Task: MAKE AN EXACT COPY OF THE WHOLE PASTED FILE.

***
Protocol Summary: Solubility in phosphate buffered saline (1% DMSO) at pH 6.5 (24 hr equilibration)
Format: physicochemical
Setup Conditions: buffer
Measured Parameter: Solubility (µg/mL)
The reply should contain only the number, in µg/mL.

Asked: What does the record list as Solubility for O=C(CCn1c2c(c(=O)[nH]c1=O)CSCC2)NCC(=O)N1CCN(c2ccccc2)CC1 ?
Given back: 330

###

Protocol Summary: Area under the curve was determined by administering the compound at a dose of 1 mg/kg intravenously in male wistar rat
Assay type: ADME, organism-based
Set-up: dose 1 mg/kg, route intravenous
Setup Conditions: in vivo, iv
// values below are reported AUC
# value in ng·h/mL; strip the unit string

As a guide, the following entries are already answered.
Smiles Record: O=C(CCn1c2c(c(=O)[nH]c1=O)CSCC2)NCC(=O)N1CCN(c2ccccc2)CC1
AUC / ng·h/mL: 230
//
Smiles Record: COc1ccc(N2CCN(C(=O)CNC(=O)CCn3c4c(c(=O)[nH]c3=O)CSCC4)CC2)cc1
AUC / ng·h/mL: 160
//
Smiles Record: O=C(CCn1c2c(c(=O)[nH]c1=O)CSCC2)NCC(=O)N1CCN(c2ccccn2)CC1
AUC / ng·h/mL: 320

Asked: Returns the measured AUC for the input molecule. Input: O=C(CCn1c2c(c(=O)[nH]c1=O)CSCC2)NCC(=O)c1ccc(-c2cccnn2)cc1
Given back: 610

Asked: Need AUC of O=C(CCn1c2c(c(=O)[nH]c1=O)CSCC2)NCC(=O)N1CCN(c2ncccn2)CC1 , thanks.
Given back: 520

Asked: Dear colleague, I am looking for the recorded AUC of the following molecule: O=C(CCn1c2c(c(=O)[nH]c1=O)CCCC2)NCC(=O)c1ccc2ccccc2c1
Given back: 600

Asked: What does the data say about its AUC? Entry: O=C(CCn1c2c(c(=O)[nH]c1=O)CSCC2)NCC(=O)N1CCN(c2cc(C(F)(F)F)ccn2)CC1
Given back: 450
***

Protocol Summary: Solubility in phosphate buffered saline (1% DMSO) at pH 6.5 (24 hr equilibration)
Format: physicochemical
Setup Conditions: buffer
Measured Parameter: Solubility (µg/mL)
The reply should contain only the number, in µg/mL.

Asked: What does the record list as Solubility for O=C(CCn1c2c(c(=O)[nH]c1=O)CSCC2)NCC(=O)N1CCN(c2ccccc2)CC1 ?
Given back: 330

###

Protocol Summary: Area under the curve was determined by administering the compound at a dose of 1 mg/kg intravenously in male wistar rat
Assay type: ADME, organism-based
Set-up: dose 1 mg/kg, route intravenous
Setup Conditions: in vivo, iv
// values below are reported AUC
# value in ng·h/mL; strip the unit string

As a guide, the following entries are already answered.
Smiles Record: O=C(CCn1c2c(c(=O)[nH]c1=O)CSCC2)NCC(=O)N1CCN(c2ccccc2)CC1
AUC / ng·h/mL: 230
//
Smiles Record: COc1ccc(N2CCN(C(=O)CNC(=O)CCn3c4c(c(=O)[nH]c3=O)CSCC4)CC2)cc1
AUC / ng·h/mL: 160
//
Smiles Record: O=C(CCn1c2c(c(=O)[nH]c1=O)CSCC2)NCC(=O)N1CCN(c2ccccn2)CC1
AUC / ng·h/mL: 320

Asked: Returns the measured AUC for the input molecule. Input: O=C(CCn1c2c(c(=O)[nH]c1=O)CSCC2)NCC(=O)c1ccc(-c2cccnn2)cc1
Given back: 610

Asked: Need AUC of O=C(CCn1c2c(c(=O)[nH]c1=O)CSCC2)NCC(=O)N1CCN(c2ncccn2)CC1 , thanks.
Given back: 520

Asked: Dear colleague, I am looking for the recorded AUC of the following molecule: O=C(CCn1c2c(c(=O)[nH]c1=O)CCCC2)NCC(=O)c1ccc2ccccc2c1
Given back: 600

Asked: What does the data say about its AUC? Entry: O=C(CCn1c2c(c(=O)[nH]c1=O)CSCC2)NCC(=O)N1CCN(c2cc(C(F)(F)F)ccn2)CC1
Given back: 450